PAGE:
Rep. Kristi Noem (R-S.D.) was in Yankton March 12, 2012, to speak with area government and business officials about the impact of rising gas prices. I made the above short video. (You may have to turn your audio up to hear it.)
Rep. Kristi Noem (R-S.D.) said Monday that she is worried about the impact of high gas prices on the economy and the lack of federal action to adopt policies that could lower costs.
During a roundtable at the Technical Education Center, Noem met with local representatives of various backgrounds, including agriculture, banking, government, retail and non-profit work, to find out how fuel prices are affecting them. She has been holding similar meetings around the state.
According to a AAA survey released Monday, the average price for a gallon of gasoline in the U.S. was $3.80, up nearly 50 cents in 2012.
Some of those involved with the roundtable, such as Josh Svatos, general manager of the Regional Technical Education Center, voiced concerns that the climbing gas prices could send the country spiraling back into a recession.
Noem said she believes a consistent federal energy policy could bring gas prices down.
“I think the policymakers have to set a clear American energy policy,” she said. “I think the more certainty we can bring into the fuel market would be very beneficial. If we were approving the Keystone XL pipeline, I think it would have an impact on gas prices. If we could bring in some more resources, know that we’re going to go explore in areas we haven’t before — all of that would bring more certainty, which would make a difference in people’s lives.”
Some at the meeting expressed support for the proposed TransCanada Keystone XL pipeline that would run 1,700 miles from Canada to the Gulf Coast, transporting up to 830,000 barrels of oil per day. Others had lingering questions about the project.
Noem said that approving the pipeline could bring down gas prices “drastically’ overnight.
“I think when you add that kind of certainty that we’re going to have another resource coming into this country, it certainly would have some impact on what prices would be,” she stated.
However, it has been reported by various news outlets that the Keystone XL project would actually raise gas prices.
“The Canadian plan was to use their market power to raise prices in the United States and get more money from consumers,” Philip Verleger, founder of Colorado-based energy consulting firm PK Verleger LLC, told Bloomberg in February.
The pipeline could raise prices as much as 20 cents a gallon in the Midwest, Great Plains and Rocky Mountains, in part because the oil could bypass Midwest refineries and get to a wider market through the Gulf of Mexico, Bloomberg reported.
Noem said Monday that she was unfamiliar with those reports.
“Right now, what we’re facing is that Canada would build a pipeline over to their coast and ship that to China (if Keystone XL is not built), which China would use to be much more efficient in their energy prices and compete with American goods,” she said. “If we could utilize that for ourselves, bring it in here and allow our refineries to work on that oil and create more money for our economy, I think that would be big boon for America.”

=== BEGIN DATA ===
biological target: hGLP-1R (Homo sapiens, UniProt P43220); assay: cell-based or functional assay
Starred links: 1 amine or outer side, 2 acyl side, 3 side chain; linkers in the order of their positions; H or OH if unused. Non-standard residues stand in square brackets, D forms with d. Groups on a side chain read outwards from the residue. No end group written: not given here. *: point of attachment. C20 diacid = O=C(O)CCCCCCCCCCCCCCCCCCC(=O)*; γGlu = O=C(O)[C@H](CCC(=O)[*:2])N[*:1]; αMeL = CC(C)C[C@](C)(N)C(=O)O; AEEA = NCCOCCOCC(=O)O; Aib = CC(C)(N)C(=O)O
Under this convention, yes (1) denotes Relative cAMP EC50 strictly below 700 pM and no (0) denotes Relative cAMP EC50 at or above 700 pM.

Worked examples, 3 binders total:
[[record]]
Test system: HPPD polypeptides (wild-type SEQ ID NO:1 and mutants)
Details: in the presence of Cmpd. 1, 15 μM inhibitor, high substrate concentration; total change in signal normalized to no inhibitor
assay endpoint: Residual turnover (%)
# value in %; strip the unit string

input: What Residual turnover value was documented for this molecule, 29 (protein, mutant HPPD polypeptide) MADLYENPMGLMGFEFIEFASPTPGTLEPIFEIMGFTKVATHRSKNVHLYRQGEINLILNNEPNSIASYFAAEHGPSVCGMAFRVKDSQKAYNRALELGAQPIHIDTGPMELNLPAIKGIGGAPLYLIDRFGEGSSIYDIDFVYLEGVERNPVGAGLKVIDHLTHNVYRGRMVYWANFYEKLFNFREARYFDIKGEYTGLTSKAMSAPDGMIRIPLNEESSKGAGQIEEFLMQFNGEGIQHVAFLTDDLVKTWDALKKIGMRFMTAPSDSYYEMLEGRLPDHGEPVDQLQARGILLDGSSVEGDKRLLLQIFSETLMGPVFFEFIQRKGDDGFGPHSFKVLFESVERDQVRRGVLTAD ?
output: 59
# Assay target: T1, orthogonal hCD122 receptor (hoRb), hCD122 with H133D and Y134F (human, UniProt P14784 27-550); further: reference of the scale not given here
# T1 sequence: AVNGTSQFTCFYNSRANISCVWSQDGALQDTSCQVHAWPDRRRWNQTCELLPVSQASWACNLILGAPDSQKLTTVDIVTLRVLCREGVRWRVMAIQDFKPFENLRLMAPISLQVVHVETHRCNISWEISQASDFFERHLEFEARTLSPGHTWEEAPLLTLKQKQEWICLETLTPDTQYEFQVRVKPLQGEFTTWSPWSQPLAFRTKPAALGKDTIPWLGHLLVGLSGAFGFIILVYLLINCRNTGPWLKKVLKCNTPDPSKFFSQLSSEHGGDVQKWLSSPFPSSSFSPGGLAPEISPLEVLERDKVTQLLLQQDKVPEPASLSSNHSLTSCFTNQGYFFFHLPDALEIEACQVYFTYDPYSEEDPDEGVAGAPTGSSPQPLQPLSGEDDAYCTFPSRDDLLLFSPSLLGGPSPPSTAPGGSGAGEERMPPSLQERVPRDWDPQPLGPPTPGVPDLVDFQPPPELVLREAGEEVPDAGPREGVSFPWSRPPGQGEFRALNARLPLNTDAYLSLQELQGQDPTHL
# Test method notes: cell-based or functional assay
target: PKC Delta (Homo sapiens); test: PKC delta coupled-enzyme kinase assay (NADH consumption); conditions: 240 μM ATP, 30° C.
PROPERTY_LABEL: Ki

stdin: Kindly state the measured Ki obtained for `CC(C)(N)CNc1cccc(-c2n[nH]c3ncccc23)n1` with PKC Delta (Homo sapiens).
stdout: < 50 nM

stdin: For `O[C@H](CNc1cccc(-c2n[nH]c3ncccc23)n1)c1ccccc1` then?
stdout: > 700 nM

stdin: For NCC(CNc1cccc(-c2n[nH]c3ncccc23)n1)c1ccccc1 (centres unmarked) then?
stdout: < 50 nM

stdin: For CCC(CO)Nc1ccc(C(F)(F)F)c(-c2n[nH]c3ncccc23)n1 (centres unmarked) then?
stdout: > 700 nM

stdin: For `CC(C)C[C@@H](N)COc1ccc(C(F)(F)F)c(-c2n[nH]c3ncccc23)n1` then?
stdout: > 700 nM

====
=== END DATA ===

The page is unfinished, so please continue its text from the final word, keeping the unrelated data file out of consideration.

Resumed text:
Other items Noem would like to see approved are speeding up the permitting process for drilling and opening up federal lands, such as portions of the Arctic National Wildlife Refuge and the Rocky Mountains, to oil exploration.
“We have all these federal lands out there where we know there is oil sitting … but we’re not going after it,” she said. “We’re seeing a lot of our resources coming from state and private lands. That’s the concern I’ve had.”
Jake Wipf of the Wolf Creek Hutterite colony located in Hutchinson County, said he believes rising gas prices can be boiled down to greed. Mark Hunhoff of Yankton’s Mark’s Machinery agreed.
“The issue with fuel is, it seems the less we use, the higher it gets,” he said.
As Noem criticized federal inaction on the issue Monday, President Barack Obama spoke with media outlets across the nation to tout a report on energy security accomplishments during his administration. A Washington Post/ABC News poll published Monday found that 65 percent of Americans disapprove of how the president is dealing with high gas prices.
The report highlights that domestic oil production has increased each year that Obama has been in office, reaching the highest level since 2003 last year. It also boasts that oil imports as a share of total consumption is at its lowest level since 1995.
Yankton economic development director Mike Dellinger said that a lack of oil use in the U.S. isn’t necessarily a good thing.
“When our economy is not using oil, it’s not growing,” he said. “We say we’re being innovative and conserving, but that’s economic bunk. That’s why there are 14.9 million people on U6 unemployment.”
Noem said that for every penny gas prices go up, $1 billion are pulled out of the economy.
“If you’re talking a 50 percent increase (in gas prices since 2009), there is speculation that is a $70 billion impact, so it compounds as it becomes more and more,” she stated. “People will tell you stories. The more gas prices go (up), the more they make choices with their time, where they’re going to go and how far they’re going to drive.”